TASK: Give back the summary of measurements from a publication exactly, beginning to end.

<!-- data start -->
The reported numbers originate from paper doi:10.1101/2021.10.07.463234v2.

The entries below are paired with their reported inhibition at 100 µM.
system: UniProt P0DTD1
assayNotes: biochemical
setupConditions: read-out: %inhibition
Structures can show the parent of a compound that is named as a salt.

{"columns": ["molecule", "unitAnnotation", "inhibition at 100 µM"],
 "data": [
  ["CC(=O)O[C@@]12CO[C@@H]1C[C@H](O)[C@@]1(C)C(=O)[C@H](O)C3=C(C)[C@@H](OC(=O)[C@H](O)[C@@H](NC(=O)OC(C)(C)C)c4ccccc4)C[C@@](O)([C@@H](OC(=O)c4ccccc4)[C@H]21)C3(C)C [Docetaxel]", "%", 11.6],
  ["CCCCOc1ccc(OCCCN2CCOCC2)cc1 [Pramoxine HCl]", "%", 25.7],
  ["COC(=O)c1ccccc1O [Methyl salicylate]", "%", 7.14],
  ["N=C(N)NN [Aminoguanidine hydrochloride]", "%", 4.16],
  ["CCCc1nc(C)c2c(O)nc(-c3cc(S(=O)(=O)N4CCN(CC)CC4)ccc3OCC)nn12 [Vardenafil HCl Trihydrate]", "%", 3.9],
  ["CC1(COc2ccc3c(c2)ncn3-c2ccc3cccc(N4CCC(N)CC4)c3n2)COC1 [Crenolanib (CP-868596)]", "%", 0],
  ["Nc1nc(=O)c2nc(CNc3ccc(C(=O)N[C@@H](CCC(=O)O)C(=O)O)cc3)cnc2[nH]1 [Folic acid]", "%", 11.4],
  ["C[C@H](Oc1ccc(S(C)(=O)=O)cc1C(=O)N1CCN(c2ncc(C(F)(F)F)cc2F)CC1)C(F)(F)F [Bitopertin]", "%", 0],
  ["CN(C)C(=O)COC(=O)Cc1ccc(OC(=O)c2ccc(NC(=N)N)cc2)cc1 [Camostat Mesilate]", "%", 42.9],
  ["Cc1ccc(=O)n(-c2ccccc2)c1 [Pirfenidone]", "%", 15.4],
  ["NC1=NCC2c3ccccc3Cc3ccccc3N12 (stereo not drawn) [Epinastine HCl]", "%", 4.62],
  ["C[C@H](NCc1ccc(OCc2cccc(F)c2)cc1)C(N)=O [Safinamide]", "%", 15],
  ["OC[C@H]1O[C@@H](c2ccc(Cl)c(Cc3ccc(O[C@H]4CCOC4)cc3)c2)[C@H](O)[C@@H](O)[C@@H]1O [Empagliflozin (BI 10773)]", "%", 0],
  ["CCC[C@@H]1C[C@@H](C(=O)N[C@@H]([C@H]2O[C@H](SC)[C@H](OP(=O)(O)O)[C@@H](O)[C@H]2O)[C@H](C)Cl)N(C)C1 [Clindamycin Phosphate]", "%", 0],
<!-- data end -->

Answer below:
The reported numbers originate from paper doi:10.1101/2021.10.07.463234v2.

The entries below are paired with their reported inhibition at 100 µM.
system: UniProt P0DTD1
assayNotes: biochemical
setupConditions: read-out: %inhibition
Structures can show the parent of a compound that is named as a salt.

{"columns": ["molecule", "unitAnnotation", "inhibition at 100 µM"],
 "data": [
  ["CC(=O)O[C@@]12CO[C@@H]1C[C@H](O)[C@@]1(C)C(=O)[C@H](O)C3=C(C)[C@@H](OC(=O)[C@H](O)[C@@H](NC(=O)OC(C)(C)C)c4ccccc4)C[C@@](O)([C@@H](OC(=O)c4ccccc4)[C@H]21)C3(C)C [Docetaxel]", "%", 11.6],
  ["CCCCOc1ccc(OCCCN2CCOCC2)cc1 [Pramoxine HCl]", "%", 25.7],
  ["COC(=O)c1ccccc1O [Methyl salicylate]", "%", 7.14],
  ["N=C(N)NN [Aminoguanidine hydrochloride]", "%", 4.16],
  ["CCCc1nc(C)c2c(O)nc(-c3cc(S(=O)(=O)N4CCN(CC)CC4)ccc3OCC)nn12 [Vardenafil HCl Trihydrate]", "%", 3.9],
  ["CC1(COc2ccc3c(c2)ncn3-c2ccc3cccc(N4CCC(N)CC4)c3n2)COC1 [Crenolanib (CP-868596)]", "%", 0],
  ["Nc1nc(=O)c2nc(CNc3ccc(C(=O)N[C@@H](CCC(=O)O)C(=O)O)cc3)cnc2[nH]1 [Folic acid]", "%", 11.4],
  ["C[C@H](Oc1ccc(S(C)(=O)=O)cc1C(=O)N1CCN(c2ncc(C(F)(F)F)cc2F)CC1)C(F)(F)F [Bitopertin]", "%", 0],
  ["CN(C)C(=O)COC(=O)Cc1ccc(OC(=O)c2ccc(NC(=N)N)cc2)cc1 [Camostat Mesilate]", "%", 42.9],
  ["Cc1ccc(=O)n(-c2ccccc2)c1 [Pirfenidone]", "%", 15.4],
  ["NC1=NCC2c3ccccc3Cc3ccccc3N12 (stereo not drawn) [Epinastine HCl]", "%", 4.62],
  ["C[C@H](NCc1ccc(OCc2cccc(F)c2)cc1)C(N)=O [Safinamide]", "%", 15],
  ["OC[C@H]1O[C@@H](c2ccc(Cl)c(Cc3ccc(O[C@H]4CCOC4)cc3)c2)[C@H](O)[C@@H](O)[C@@H]1O [Empagliflozin (BI 10773)]", "%", 0],
  ["CCC[C@@H]1C[C@@H](C(=O)N[C@@H]([C@H]2O[C@H](SC)[C@H](OP(=O)(O)O)[C@@H](O)[C@H]2O)[C@H](C)Cl)N(C)C1 [Clindamycin Phosphate]", "%", 0],